NHS Blood and Transplant (NHSBT) needs more people who were in hospital with COVID-19 to donate blood plasma.
Donors who received hospital treatment for coronavirus are more likely to have the high level of antibodies needed for convalescent plasma, which could help others in hospital struggling to develop their own immune response to the virus.
People of all levels of illness can donate – including people with minor symptoms – but there is a special need for the most seriously ill people to donate as new analysis shows generally they have the highest antibody levels.
The North West has taken donations from 114 people who needed hospital care. This included 45 people at Liverpool’s two plasma donor centres.
Jason Crescenti from Grassendale in Liverpool spent a week in the Royal Liverpool Hospital and is one of the top donors from the North West into the plasma trial.
He has made 12 plasma donations so far at the NHSBT Speke Donor Centre.
The 53-year-old retired engineering manager was treated at the end of March.
He said: “After spending 10 days in bed with what I thought was flu my wife arranged a video consultation with the GP. Within a couple of minutes the doctor made the decision to call an ambulance.
“I think it was the fact I was so ill looking and when she asked me to count back from ten. I think I got to seven before I was struggling to breathe.
“After the week I had in hospital, I would do anything to help anybody with this disease. I saw people dying. It’s a horrible and devastating thing to go through for both patients and their families. After the excellent care I received it is the least I can do to give something back.
“I would say to anyone else who needed hospital care – donating is the simplest thing in the world. It doesn’t hurt. Giving up a couple of hours of your time is insignificant compared to the benefits your plasma can do in helping others.”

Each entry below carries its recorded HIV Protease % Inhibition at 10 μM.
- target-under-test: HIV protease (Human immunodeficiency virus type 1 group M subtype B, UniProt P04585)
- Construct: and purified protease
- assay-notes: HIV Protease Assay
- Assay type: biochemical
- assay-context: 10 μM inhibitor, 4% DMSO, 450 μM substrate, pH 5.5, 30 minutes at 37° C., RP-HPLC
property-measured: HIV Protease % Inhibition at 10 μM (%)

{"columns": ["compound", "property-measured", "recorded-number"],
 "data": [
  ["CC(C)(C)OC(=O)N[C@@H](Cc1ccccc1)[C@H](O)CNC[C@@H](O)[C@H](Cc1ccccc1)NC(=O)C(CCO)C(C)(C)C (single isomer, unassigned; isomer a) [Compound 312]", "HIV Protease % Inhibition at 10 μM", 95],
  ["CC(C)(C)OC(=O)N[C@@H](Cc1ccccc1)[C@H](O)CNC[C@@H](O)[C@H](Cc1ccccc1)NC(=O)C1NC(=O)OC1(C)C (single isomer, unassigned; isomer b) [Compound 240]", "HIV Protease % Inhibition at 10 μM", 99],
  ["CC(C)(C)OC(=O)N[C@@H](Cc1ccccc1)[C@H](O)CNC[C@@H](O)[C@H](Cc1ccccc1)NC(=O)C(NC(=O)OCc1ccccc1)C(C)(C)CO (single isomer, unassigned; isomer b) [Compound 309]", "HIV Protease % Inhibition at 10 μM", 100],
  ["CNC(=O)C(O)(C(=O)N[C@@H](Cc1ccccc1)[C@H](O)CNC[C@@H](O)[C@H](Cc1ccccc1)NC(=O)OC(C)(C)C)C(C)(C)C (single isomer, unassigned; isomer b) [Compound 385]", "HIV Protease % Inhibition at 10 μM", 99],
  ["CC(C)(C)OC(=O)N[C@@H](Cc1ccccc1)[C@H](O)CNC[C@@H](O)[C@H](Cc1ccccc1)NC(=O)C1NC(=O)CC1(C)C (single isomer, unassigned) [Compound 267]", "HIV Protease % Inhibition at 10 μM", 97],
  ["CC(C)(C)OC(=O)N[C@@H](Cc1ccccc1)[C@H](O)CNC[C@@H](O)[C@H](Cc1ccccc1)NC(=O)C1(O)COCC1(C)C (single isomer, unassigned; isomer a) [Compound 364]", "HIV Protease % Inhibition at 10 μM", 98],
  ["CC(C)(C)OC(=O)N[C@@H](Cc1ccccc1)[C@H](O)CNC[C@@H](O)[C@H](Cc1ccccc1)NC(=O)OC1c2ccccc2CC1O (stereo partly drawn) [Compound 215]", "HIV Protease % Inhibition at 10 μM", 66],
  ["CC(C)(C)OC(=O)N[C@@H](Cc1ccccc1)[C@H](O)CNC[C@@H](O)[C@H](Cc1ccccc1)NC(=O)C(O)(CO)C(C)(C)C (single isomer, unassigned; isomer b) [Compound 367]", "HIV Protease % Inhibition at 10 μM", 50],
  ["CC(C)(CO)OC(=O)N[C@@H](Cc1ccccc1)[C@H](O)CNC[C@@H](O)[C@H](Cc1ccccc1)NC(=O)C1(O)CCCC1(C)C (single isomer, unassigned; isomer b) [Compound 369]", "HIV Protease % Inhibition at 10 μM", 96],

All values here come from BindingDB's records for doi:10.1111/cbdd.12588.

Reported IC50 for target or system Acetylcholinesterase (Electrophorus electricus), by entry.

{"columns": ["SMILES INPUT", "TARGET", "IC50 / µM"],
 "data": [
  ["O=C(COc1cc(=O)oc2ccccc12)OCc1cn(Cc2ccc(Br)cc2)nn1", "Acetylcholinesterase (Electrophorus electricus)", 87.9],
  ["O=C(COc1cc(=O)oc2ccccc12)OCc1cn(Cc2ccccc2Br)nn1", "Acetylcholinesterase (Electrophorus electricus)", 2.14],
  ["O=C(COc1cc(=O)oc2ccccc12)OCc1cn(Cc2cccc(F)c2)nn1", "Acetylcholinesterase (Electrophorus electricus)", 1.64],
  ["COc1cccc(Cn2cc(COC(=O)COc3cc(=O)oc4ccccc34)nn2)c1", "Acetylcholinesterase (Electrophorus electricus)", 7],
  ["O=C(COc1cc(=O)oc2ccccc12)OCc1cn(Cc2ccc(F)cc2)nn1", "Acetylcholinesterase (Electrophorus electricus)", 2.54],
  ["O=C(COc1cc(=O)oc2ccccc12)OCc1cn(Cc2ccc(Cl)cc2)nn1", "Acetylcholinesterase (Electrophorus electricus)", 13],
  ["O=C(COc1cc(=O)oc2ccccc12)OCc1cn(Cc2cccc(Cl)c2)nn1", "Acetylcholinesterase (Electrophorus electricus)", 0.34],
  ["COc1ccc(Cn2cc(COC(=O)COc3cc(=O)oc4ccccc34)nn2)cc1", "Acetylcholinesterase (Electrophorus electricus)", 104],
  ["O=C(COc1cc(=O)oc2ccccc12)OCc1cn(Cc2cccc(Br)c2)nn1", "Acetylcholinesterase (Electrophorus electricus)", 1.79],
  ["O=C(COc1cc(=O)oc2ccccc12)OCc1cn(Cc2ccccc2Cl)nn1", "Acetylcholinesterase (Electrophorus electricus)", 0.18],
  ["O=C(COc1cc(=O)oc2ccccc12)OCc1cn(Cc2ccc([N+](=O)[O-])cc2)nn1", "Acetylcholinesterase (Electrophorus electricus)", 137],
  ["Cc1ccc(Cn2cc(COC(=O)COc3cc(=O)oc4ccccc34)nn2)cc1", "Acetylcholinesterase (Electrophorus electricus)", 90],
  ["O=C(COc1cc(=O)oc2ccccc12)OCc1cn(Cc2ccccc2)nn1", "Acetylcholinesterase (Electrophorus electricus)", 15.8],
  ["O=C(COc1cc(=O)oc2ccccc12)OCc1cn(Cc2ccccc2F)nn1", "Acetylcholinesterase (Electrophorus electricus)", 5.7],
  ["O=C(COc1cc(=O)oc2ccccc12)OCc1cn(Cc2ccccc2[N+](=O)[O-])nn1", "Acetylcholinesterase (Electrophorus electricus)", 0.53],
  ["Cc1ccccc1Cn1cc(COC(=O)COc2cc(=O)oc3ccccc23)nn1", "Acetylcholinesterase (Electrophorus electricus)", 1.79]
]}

NHSBT is taking donations for the plasma arms of the RECOVERY and REMAP-CAP trials. The trials will determine whether the antibody-rich blood plasma found in people who’ve had coronavirus could be an effective treatment for general use in the NHS.
Professor David Roberts, NHSBT associate medical director for blood donation, said: “Our analysis shows people who had hospital care make our best donors. They have the highest antibody levels and their antibodies stay higher for longer. Your body quickly replaces the donated plasma and antibodies and it does not affect antibody levels in the long term.
“We are grateful to people like Jason in the north west who have been willing to donate their plasma. Especially to those who were in hospital and will have had a difficult time this year. By donating, they could be helping to save lives.”
If you’ve had confirmed coronavirus or the symptoms, you can volunteer today to donate plasma at www.nhsbt.nhs.uk or simply search online for ‘donate plasma’.